The freedom. I get to make all my own decisions, from editing to formatting to cover design to book trailers to price and promotion. I had several beta readers, proofreaders, and an editor for Blue Sky Days, but in the end, the decisions were up to me. If I wanted to cut something, or not cut something, it was my decision. If I wanted my cover to look a certain way, I was in charge of that. There’s a whole world of possibilities in indie publishing and you’re basically the boss.
7. What is your least favorite aspect of being a self published/indie author?
My least favorite aspect is like the flip side of the same coin. The freedom and independence are great, but everything is up to me. I couldn’t afford to hire a bunch of people to help with design and promotion, so it was – and is – all up to me. I enjoy it for the most part, but there are days when I wish I had someone else to do it all for me so I could concentrate on writing.
8. As an indie author, how do you find readers?
I started out as a book blogger, so I made a lot of connections in the book blogging world. When I finished Blue Sky Days and was looking for early reviewers, I started contacting the bloggers I knew, and asking if they’d be interested in reviewing the book. I talked about it on my blog, Facebook, and Twitter, and actually had people approach me asking for ARCs, which was great, because it saved me a lot of time. Other than that, I just blog surf, check people’s review policies, and email them if I think my book would be something they might enjoy.
9. What advice would you give to writers aspiring to go indie?
Put out a book that is the absolute best quality possible. There’s still a stigma attached to indie authors because of the people who write books, don’t edit them, and then publish them immediately. The appeal of instant gratification makes people impatient and careless, so they put out bad writing that then gives all indie authors a bad name. Go through the process of writing, rewriting, revising, and editing (and editing and editing again) – don’t skip any of those steps, because they’re all vital to a finished product that’s polished and looks professional.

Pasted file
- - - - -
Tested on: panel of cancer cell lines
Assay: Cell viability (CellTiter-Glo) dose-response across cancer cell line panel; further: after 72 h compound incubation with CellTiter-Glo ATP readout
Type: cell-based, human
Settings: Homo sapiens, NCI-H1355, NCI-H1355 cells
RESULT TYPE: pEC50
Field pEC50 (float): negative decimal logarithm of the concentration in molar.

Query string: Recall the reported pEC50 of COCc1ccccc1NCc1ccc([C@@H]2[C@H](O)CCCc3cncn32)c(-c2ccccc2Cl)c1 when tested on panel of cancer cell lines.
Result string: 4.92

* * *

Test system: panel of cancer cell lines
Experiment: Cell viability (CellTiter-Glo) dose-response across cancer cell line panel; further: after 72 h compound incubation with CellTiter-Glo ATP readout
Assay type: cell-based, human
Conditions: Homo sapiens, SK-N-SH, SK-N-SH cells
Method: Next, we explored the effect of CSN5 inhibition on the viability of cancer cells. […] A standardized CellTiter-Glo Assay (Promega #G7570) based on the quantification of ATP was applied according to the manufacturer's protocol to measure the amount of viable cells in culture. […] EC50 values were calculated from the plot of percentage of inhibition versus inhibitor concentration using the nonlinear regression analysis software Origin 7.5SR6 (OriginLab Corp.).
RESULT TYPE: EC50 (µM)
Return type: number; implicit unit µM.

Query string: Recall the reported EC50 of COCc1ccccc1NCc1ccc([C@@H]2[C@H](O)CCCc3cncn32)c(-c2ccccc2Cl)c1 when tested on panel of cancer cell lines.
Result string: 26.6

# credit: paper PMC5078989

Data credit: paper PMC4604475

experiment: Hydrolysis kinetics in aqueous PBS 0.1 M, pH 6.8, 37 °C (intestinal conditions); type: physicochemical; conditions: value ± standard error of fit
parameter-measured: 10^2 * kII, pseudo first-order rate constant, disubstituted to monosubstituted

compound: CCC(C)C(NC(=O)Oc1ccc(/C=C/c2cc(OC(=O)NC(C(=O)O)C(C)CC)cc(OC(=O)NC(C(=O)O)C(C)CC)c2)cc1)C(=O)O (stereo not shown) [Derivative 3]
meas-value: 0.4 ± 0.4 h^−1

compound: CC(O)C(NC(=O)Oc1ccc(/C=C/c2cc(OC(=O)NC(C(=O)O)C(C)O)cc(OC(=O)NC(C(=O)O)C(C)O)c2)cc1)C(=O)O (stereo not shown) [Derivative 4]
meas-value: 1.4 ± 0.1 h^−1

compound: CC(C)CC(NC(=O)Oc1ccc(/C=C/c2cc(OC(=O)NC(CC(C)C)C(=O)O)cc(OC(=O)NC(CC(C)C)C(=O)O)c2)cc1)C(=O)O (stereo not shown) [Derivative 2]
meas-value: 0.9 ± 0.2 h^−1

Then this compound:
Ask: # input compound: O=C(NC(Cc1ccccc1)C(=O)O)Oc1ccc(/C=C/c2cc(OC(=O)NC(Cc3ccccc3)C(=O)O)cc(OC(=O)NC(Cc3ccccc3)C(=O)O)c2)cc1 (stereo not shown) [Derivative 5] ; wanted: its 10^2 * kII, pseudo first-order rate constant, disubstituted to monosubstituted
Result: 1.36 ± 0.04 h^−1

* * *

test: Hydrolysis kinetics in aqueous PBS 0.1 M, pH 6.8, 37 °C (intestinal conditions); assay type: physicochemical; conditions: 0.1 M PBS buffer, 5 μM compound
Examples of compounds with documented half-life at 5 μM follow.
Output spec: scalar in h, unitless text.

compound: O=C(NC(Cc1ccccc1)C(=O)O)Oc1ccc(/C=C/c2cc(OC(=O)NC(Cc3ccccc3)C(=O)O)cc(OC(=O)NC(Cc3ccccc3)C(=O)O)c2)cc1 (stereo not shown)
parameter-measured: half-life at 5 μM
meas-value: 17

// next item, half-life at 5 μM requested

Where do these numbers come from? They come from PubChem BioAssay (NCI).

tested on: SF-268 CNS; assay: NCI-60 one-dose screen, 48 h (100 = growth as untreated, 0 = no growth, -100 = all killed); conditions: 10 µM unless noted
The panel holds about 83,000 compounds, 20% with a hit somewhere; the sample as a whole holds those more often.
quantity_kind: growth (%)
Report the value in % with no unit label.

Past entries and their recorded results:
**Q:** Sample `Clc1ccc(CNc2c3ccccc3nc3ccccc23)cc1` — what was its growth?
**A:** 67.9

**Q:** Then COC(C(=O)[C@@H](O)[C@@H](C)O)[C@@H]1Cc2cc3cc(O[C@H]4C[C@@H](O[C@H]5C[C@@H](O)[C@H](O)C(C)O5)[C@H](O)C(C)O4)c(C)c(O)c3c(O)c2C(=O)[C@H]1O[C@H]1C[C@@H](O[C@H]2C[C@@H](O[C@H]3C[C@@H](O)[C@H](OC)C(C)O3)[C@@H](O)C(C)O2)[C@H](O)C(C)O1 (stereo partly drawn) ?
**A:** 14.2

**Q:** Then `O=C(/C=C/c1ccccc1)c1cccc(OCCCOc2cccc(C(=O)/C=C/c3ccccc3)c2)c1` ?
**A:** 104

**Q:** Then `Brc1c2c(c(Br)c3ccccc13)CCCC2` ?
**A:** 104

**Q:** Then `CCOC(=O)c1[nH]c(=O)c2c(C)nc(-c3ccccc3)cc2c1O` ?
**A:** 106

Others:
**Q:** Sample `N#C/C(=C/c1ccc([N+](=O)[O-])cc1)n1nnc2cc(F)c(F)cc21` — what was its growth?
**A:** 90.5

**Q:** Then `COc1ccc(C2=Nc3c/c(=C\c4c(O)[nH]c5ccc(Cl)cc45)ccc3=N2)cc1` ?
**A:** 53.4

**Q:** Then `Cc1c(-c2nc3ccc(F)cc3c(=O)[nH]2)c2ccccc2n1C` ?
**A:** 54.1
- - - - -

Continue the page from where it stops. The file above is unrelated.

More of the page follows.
Also, find support – I’ve found the indie community to be incredibly helpful and supportive. I feel like I asked other indie authors dozens of seemingly stupid questions, but they were always patient and kind, because we’re all in the same boat. One other piece of advice: do your research – read articles, read blogs, follow other indie authors on Twitter. Don’t go into it blindly because it seems like a good idea.
10. How do you come up with deadlines?
I set daily and weekly goals to write a certain amount each day or by the end of the week. I’m sort of fanatical about the goals I set, so I tend to get things done that way. As someone who’s self-employed, it would be really easy to let deadlines slip past because there are (usually) no huge repercussions, but it would be a dangerous habit to get into, and I’ve seen too many other people do it and then wonder why they never succeed.
11. What non-writing activities do you enjoy?
I’m an avid reader. Usually if I’m not writing, I’m reading. Other than that, I love music and movies, I’m a reality TV junkie (mostly wedding shows and home reno shows, which is strange since neither apply to my current life), and I’m an amateur photographer. I also knit scarves for charity – something my Grama got me into a year or so ago.
12. Where can we find you?
I’m everywhere! You can find me on Facebook at my main page Marie Landry, Writer, or my book page Blue Sky Days by Marie Landry. I also have a book blog, Ramblings of a Daydreamer, and an author blog, Marie Landry, Author, and I’m on Twitter, GoodReads, and YouTube, too.